Blog Critique

Blog Critique: It Builds Character

By Jan 12, 2012May 16th, 201227 Comments

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We’re back with another Blog Critique from Momcomm and The SITS Girls!

Fran, Gigi and I are dissecting a blog from top to bottom in three areas: design, navigation/functionality and content. The reason? To help the featured blogger meet her blog goals and become even MORE awesome.

The goal of a blog critique is to help all of us learn and grow. One suggestion for a particular blog may very well apply to multiple members of our community and get us all thinking about how we can improve what we do.

Remember to click through all of the blog critiques listed at the bottom of this post and see which tips you can apply to your own site.

It Builds Character is a group parenting blog that’s meant to be an interactive community for parents in the trenches. In addition to humor, tips, and resources, the blog also tries to be good little soldiers and encourage community involvement for families. So readers know what to expect, the blog has set topics for days of the week such as “Tuesdays a Titter” and Thursday’s Chortle Portal.”

The bloggers struggle with determining the best way to reach people and drive traffic. With so many choices like Twitter, StumbleUpon, BlogFrog and so on, it becomes overwhelming and maybe even too spread out. The bloggers would also like to build advertising revenue and do some sponsored posts, but not product reviews.

Design {Mel}

Header & Menu

  • Your header definitely fits the blog name and sets the tone for the type of content you’ll find on the site. I think the picture could be a little larger and the title a little smaller just for balance, but it’s not critical.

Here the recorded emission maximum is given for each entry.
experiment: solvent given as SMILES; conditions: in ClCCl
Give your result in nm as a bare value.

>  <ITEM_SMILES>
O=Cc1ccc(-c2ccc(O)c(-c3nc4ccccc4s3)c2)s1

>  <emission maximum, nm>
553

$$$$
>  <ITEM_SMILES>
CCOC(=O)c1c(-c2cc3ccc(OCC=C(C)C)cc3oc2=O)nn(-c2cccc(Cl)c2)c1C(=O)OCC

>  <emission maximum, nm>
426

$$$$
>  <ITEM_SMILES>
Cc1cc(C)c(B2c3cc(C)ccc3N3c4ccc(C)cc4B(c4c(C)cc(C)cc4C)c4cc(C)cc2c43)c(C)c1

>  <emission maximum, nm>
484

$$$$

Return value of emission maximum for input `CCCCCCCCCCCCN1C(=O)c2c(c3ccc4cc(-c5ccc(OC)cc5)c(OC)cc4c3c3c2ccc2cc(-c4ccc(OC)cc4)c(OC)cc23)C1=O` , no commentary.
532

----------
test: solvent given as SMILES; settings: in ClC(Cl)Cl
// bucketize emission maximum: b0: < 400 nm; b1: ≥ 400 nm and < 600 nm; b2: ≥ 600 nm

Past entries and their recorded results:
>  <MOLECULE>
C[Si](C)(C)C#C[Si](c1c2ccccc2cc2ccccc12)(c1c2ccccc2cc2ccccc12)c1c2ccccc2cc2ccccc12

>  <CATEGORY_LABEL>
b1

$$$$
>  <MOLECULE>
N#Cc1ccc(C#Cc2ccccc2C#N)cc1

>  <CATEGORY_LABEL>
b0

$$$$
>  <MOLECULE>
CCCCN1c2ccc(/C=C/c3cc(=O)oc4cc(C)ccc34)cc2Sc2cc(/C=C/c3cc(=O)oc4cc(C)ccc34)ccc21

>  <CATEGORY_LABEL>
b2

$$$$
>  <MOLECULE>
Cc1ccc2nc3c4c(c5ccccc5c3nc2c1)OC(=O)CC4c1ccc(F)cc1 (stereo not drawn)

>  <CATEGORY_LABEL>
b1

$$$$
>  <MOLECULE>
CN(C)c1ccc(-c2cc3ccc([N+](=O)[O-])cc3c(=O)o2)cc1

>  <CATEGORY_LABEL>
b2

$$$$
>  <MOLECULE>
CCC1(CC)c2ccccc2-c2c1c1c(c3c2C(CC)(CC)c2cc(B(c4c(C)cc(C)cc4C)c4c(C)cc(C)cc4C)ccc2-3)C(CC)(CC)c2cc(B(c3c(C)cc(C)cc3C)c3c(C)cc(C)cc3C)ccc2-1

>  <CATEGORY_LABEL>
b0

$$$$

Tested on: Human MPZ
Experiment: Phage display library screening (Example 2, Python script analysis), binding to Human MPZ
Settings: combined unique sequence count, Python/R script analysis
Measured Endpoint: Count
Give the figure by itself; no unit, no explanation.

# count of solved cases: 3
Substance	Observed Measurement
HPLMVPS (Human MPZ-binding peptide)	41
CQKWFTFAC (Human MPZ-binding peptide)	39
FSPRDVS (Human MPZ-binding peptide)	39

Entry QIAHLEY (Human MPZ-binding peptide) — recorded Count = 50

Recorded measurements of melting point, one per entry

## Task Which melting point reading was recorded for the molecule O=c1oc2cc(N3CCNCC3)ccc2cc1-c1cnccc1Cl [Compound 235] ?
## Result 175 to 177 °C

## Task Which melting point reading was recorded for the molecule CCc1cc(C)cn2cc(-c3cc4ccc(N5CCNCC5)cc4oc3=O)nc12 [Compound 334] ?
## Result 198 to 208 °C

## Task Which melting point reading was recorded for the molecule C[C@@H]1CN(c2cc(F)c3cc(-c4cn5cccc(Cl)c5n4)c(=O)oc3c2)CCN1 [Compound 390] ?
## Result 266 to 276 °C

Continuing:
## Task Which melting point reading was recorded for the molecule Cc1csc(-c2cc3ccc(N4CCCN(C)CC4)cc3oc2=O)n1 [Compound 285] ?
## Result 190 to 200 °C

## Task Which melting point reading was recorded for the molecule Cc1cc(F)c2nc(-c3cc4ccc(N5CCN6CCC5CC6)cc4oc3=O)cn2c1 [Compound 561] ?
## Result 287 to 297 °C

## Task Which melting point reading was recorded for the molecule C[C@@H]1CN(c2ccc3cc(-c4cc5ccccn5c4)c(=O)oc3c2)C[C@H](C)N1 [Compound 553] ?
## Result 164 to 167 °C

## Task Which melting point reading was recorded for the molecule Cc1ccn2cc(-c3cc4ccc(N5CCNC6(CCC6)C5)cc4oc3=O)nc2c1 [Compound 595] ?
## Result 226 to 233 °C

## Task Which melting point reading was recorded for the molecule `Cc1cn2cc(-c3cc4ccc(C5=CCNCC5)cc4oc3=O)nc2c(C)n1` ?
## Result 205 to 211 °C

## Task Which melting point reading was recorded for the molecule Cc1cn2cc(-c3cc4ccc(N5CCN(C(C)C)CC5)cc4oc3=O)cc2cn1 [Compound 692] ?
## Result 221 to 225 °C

• From a design standpoint, your menu bar could use just a bit of polishing. Since the menu boxes don’t spread all the way over to the right, you’re left with an empty block of brown space. Also, your header colors are greys, but then brown is mixed into it. It’s hard to tell the stroke color around the header font, but if it’s not brown, consider making it brown, so it’s consistent.
  • One crucial element you’re missing is a Contact tab in the menu. It’s super important to make it easy as pie for people to contact you (both readers AND advertisers).
  • One thing that’s a bit distracting is the BlogHer strip at the top. It appears that it eats into the white space above your blog name, instead of stacking above your full header.


  • Hooray for having your social media buttons at the top of your sidebar so they’re easy to find! While I like the buttons, they don’t match the design of your site. Consider having them designed and colored to match your header.
  • I’d move your Search box down unless you can confirm it’s getting a ton of use. It’s crucial to have one but the tip top of your sidebar is prime real estate so put something more attention-grabbing instead. I’d love to see a “Who Are We?” type blurb that has a sentence then links to the contributors page. Helps readers build a connection to you guys faster.
  • Okay, let’s talk advertising again. While I know your BlogHer advertising network ads change, some of them can get pretty distracting (there was a fast-moving movie trailer in there the other day). Since advertising revenue is one of your goals, have you considered offering advertising yourself instead of through a network? Unless you have high traffic, you may not be getting much income from the BlogHer ads. There is so much space given to your ad network (the ad at the top, the sidebar ad and the text underneath the ad). I think it would be cool to go after some small, quirky businesses that fit your niche (like a business who creates funny t-shirts about parenting). Here’s a great post from Mom Bloggers Club about setting rates. It may not be the right solution for you, as it IS more work, but something to consider!
  • You talk about building an interactive community… have you laid out how you want to accomplish this? A BlogFrog community could be an idea but it definitely takes time and effort to build. Personally, I see pushing more effort into your Facebook page to encourage dialog and interaction. I talked about getting readers to talk back in my Bloggy Boot Camp presentation from BBC Atlanta. Take a peek and see if you get some ideas. As an example, Roo from Nice Girl Notes does a great job at engaging her readers on her Facebook page!

Main Column